Jerry Springer: Pioneer or Pariah?

Television personality Jerry Springer in 2011

Television personality Jerry Springer in 2011
Philo Farnsworth is widely considered to be the principal inventor of television. He was not only a genius, he was also a visionary, and he shared that vision with his wife Pam one afternoon in 1926, while the couple was driving up the California coast from Los Angeles to San Francisco. In his book, “The Last Lone Inventor”, Evan Schwartz recounted that conversation, in which Philo told Pam that “Television would become the world’s greatest teaching tool. Illiteracy would be wiped out, and viewers would be able to watch news as it happened.” Philo also told Pam that television would bring about world peace. 

Pride of authorship aside, Farnsworth believed that his invention had value and he was right. Fortunately, he didn’t live long enough to see how that visionary value would be abused. Farnsworth died in 1971, the same year that 27-year-old Jerry Springer resigned from Cincinnati’s city council after it was discovered that he had paid prostitutes for sex. It was a harbinger of sleaze to come. Twenty years later, Farnsworth started spinning in his grave when Springer launched a talk show that was anything but a great “teaching tool”. Unlike Philo’s invention, Springer himself once admitted that his show had “no real value”. And yet, The Jerry Springer Show lasted for 27 years, and by 1998 he had bounced Oprah Winfrey (whose show had value) from atop the ratings. Jerry Springer died of pancreatic cancer on April 27. He was 79 years old.

Springer was not the first television personality to broadcast valueless content. Joe Pyne did it from 1964 to 1969, followed by Sally Jesse Raphael, Geraldo Rivera, and Morton Downey Jr. in the 1980s. And when he started his show in 1991, Jerry had competition from the likes of Maury Povich and Jenny Jones. But it was Springer who elevated trash talk TV to an art form, by presenting such themes as, “Stop Pimping My Twin Sister”, “I Married a Horse”, “I’m Happy I Cut off My Legs”, and “I Cut off My Own Genitals”.

Early on Springer defended giving a forum to every kind of dysfunctional weirdo imaginable, and he refused to accept responsibility for the brawls that ensued or the cumulative effect his shows would have on viewers. Commenting for his best-selling video, Too Hot for TV, Springer said, “Television does not create values. It’s merely a picture of all that’s out there — the good, the bad, and the ugly.” Strictly speaking, Jerry’s assessment was correct, but by giving a voice to those who comprise that “picture”, he propagated and popularized their dysfunction, thus lowering the bar for what is acceptable in a broadcast setting. And that brings me back to value.

In 1957 the Supreme Court determined in Roth v United States that for something to be considered obscene, the material must be utterly without redeeming social value. Clearly, there is absolutely no redeeming social value to interviewing someone who married a horse or pimped someone’s twin sister. So, how then could a bona fide obscenity like The Jerry Springer Show have remained on air for so long?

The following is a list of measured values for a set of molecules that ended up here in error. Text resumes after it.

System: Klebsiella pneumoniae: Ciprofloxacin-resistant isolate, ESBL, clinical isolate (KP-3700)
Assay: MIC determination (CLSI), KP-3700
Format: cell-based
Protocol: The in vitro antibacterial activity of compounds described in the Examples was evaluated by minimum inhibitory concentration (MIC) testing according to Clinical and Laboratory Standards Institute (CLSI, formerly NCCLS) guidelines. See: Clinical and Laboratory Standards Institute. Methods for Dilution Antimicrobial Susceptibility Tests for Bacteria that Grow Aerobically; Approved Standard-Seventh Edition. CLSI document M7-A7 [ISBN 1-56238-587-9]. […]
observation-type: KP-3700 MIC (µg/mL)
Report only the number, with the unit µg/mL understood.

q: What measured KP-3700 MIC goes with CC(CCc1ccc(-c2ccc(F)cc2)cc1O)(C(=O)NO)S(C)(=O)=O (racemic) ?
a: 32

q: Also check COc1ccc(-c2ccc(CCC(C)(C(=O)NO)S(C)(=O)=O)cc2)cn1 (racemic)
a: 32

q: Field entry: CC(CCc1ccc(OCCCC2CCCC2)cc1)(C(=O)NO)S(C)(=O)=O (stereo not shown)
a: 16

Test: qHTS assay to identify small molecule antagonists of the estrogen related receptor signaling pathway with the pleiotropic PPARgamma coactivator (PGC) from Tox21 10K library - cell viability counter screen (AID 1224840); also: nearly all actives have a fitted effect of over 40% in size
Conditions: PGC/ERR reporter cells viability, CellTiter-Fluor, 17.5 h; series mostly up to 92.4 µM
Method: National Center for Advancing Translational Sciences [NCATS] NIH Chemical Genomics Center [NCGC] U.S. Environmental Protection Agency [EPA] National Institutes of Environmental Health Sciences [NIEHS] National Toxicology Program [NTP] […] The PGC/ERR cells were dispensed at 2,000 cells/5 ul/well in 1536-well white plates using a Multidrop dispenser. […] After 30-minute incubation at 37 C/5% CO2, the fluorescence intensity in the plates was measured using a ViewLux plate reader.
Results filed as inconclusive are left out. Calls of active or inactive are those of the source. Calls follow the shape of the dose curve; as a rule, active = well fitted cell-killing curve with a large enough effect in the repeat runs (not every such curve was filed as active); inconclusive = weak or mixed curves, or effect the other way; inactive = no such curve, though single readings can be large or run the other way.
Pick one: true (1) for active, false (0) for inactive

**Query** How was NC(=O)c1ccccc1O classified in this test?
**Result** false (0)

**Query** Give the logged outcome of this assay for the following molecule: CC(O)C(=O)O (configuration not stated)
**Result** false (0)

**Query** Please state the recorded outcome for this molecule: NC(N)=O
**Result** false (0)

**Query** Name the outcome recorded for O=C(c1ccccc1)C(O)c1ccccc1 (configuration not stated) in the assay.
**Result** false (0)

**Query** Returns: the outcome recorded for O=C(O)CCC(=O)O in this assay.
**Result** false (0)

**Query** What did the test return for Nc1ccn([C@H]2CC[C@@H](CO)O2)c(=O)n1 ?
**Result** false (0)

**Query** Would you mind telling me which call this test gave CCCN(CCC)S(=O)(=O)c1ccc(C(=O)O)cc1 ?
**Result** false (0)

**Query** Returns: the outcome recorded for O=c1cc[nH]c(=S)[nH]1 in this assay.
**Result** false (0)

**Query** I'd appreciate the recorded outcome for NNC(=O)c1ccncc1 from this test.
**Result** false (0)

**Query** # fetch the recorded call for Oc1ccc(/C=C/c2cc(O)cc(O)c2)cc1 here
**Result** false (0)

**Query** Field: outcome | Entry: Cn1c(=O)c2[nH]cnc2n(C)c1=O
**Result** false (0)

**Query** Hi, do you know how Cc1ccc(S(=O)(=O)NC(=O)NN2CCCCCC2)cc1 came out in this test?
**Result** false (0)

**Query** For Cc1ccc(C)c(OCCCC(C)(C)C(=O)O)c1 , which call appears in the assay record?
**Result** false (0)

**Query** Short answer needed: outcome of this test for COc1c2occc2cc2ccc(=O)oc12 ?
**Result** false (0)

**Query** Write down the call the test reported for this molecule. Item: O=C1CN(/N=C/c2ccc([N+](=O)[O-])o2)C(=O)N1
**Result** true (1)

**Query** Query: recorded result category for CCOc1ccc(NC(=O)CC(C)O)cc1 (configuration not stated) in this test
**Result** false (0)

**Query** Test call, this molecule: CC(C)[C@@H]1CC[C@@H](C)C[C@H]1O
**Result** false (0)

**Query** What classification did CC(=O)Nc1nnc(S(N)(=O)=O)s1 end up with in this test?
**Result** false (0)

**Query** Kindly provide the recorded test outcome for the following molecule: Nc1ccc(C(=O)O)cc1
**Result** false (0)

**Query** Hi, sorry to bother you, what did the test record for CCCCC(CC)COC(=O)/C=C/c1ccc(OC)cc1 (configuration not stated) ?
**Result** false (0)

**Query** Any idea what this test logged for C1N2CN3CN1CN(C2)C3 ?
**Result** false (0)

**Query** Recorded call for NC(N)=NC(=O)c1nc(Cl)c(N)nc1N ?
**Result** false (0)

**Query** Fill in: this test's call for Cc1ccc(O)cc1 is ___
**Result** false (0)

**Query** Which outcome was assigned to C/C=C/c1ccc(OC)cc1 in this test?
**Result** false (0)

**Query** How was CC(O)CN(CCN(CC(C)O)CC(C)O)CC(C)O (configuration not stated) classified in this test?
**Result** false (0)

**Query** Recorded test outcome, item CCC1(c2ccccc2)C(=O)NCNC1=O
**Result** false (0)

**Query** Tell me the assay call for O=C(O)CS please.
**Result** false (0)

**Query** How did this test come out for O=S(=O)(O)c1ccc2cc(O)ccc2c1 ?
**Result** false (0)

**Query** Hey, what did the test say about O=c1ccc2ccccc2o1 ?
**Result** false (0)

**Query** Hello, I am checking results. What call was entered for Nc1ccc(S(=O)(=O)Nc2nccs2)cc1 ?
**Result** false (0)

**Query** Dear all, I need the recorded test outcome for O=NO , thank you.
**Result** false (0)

One reason is money. Springer and the TV stations that aired his show made lots of money. The other reason is viewership. Not only did Jerry’s show appeal to less-educated people, it was also a guilty pleasure for highbrow folks as well. As professors Charles McCoy of SUNY-Plattsburgh and Roscoe Scarborough of University of Virginia noted in a 2015 article for, “Many cultured viewers feel quite badly about watching trashy television, but they can’t seem to stop themselves. It’s like being unable to look away from a car crash.”

Nevertheless, I believe that Springer’s chair-throwing, cursing, brawling TV show had a long-term negative impact on the nature of public discourse in our country. Today it has become commonplace for folks to air their dirty linen on TV, or to berate a store clerk, or to yell, “Liar!” at the President of the United States. True, Jerry Springer isn’t responsible for our values, but he made it fashionable for us to act like assholes whenever we felt the need to do so.  

Springer often referred to his show as “stupid”, “camp”, and “an hour of escapism”. But in later years he also came to grips with his legacy, seeming to be apologetic, if only in a joking manner. Appearing on David Yontef’s podcast, “Behind the Velvet Rope”, Jerry said, “I just apologize. I’m so sorry. What have I done? I’ve ruined the culture. I just hope Hell isn’t that hot because I burn real easy. I’m very light-complected and that worries me.”

What Philo Farnsworth invented had real value. What Jerry Springer did with that invention had, in his own words, “no real value”. May both men rest in peace no matter where they are now.


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